FIGS. 6 and 7 show two possible forms of the adapter 52 which may be derived from the general configuration of the adapter 52 to provide an apparatus for perfonning the prescribed test.

In FIG. 6, the electrodes 62a, 62b, 62c, and 62d are located around the periphery of the tip 58. The initial two electrodes 62a and 62b are located on a first radially diminished section 64, which is spaced from the end of the tip 58 by the width of the second radially diminished section 66. A test cell is formed between the adapter and section 64 when the adapter 52 is in place. Electrodes 62c and 62d form a control cell when the adapter 52 is in place; due to the increased radial dimension between the section 66 on which they are disposed and the inner diameter of the adapter 52, which is not shown in this figure for clarity, the coagulation rate is retarded.

A second form of the adapter is shown in the cross-sectional view in FIG. 7. In this form, point contact electrodes 70a, 70b, 70c, and 70d are embedded in the inner surface of the adapter 52 and form a test cell between electrodes 70a and 70b and a control cell between electrodes 70c and 70d.

Referring now to FIG. 8, there is shown an electrical schematic of a comparative bridge circuit which may be used with the embodiments of the apparatus which were described above which include only two cells; one for retaining a test fraction of the blood sample and one for the control fraction of the blood sample. These cells, the test and control cells, are connected to input terminals 800 and respectively. The circuit thereby places the test sample in the first arm of the bridge; the first arm being connected across terminals b and c of a double beam oscilloscope 92. The second arm of the bridge includes the control sample and is arranged in series with the first arm of the bridge and connected between terminals c and d of the oscilloscope 92. The third arm includes a compound resistor identified as R, which includes a 20 kilohm resistor 86 and a potentiometer 88 of l0 kilohm capacity. A variable trimmer capacitor 90 is connected in parallel across resistor R and, which in combination, are connected across terminals 0 and b of the oscilloscope 92. The capacitor 90 is an air-filled trimmer capacitor which is variable from 3 to 30 pico-farads. The fourth arm of the bridge is composed of a resistor 98, which is a 25 kilohm resistor, and a second variable trimmer capacitor 94 which is connected in parallel with the resistor 98. The fourth arm of the bridge is connected between terminals 0 and d of the oscilloscope 92. The double beam oscilloscope 92 has one beam which displays the voltage difference between the measuring terminals d and b and which typically uses a sweep rate of 20 micro-seconds per centimeter and a sensitivity of l millivolt per centimeter.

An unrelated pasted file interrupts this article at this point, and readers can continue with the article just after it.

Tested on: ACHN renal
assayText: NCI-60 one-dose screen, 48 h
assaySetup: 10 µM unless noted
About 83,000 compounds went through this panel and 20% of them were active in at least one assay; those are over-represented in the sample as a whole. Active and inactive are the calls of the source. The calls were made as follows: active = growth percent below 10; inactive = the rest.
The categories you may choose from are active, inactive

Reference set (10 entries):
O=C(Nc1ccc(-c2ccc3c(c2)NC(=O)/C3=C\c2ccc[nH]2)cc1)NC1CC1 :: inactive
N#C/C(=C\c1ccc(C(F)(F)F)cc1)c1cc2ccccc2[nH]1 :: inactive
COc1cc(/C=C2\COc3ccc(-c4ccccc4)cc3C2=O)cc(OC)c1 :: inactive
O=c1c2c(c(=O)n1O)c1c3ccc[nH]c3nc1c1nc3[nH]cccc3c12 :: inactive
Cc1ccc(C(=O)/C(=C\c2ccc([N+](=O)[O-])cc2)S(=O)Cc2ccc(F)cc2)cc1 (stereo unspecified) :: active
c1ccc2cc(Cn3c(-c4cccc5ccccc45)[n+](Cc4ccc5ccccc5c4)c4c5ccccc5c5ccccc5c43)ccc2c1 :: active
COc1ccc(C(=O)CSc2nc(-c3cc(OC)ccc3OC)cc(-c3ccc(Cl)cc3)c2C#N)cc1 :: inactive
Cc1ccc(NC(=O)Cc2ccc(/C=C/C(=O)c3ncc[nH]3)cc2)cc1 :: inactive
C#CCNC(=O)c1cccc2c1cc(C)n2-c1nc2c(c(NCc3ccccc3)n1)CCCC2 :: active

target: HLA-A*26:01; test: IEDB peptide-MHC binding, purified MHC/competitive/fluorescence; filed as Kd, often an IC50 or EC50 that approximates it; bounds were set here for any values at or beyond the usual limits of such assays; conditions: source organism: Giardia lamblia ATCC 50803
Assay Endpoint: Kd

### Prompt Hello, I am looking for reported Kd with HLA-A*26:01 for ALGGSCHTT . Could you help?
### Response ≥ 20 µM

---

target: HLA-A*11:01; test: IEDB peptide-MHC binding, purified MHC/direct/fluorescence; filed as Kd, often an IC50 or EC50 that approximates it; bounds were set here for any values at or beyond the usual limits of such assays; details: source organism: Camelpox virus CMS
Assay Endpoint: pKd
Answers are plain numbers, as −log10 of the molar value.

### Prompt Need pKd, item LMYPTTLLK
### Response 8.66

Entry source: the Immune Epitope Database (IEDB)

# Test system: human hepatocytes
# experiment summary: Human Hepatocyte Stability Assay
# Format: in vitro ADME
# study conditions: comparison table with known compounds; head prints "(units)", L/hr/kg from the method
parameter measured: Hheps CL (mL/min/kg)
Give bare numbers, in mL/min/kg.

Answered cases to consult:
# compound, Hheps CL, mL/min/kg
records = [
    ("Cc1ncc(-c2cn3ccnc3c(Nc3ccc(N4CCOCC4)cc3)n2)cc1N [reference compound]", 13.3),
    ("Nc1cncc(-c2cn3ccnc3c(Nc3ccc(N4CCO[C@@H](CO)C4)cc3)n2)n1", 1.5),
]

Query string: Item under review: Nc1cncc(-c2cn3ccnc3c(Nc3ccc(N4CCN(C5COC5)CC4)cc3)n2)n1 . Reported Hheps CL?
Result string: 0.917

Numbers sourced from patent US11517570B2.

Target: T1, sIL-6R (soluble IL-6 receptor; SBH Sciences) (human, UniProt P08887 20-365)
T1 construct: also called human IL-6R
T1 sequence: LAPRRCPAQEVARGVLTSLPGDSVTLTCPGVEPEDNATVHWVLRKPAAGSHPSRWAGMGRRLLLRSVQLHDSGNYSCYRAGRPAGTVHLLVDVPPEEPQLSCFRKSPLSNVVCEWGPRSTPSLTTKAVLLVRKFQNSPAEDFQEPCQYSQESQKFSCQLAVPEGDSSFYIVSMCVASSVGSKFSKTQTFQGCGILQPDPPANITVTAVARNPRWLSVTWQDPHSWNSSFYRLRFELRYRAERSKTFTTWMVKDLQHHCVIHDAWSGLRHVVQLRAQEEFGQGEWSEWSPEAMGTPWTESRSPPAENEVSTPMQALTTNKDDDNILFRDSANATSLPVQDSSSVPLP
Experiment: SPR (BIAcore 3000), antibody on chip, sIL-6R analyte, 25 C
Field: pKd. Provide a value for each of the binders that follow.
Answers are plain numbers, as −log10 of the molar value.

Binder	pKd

The other beam of the oscilloscope 92 monitors the electrical supply from an oscillator 96 which is applied at terminals a and c of the oscilloscope 92.

In operation, the apparatus of the invention has a sample of blood drawn from a patient into the syringe. The same sample nearly simultaneously fills both the test and control cells in the syringe and at which time, the timing of the test immediately commences. No uncertainty has been introduced due to a variable delay between withdrawal of the sample and the actual commencement. The bridge is then supplied with a hertz, l.2 volt signal which is obtained from the oscillator 96. The impedance of the test sample contained in the first arm of the bridge is then compared to the impedance of the control sample which is in the second arm of the bridge. The comparative impedance may be plotted on a graph, with time plotted along the abcissa and the resistance of the potentiometer 88, which is indicative of the relative impedance of the sample, plotted along die ordinate. A typical graph shows the impedance of the blood sample being very high initially, and with the lapse of time the resistance falls sharply to a minimum point coincident with the coagulation of the sample and then gradually rises over a longer period of time as coagulation continues.

FIG. 9 shows a modified arrangement of an impedance monitoring bridge circuit in which the circuit utilizes blood sample fractions in each of its four arms. Forms of the apparatus which provide four cells are detailed above. These sample cells are schematically shown and distinguished by reference numerals as 100, 102, 104, and 106. The pairs of diagonally opposite bridge terminals are shown at a,b and c,d. The resistance arm b,d contains a variable resistor 110 which balances the impedance monitoring bridge and the bridge arm a,d contains a small fixed resistor 108. With such an arrangement, the provision of trimmer capacitors is eliminated, as the capacitance of the individual cells, being identically constructed, is the same. In this circuit, the blood sample fractions in the control cells 100, I04, and 106 include means for retarding coagulation.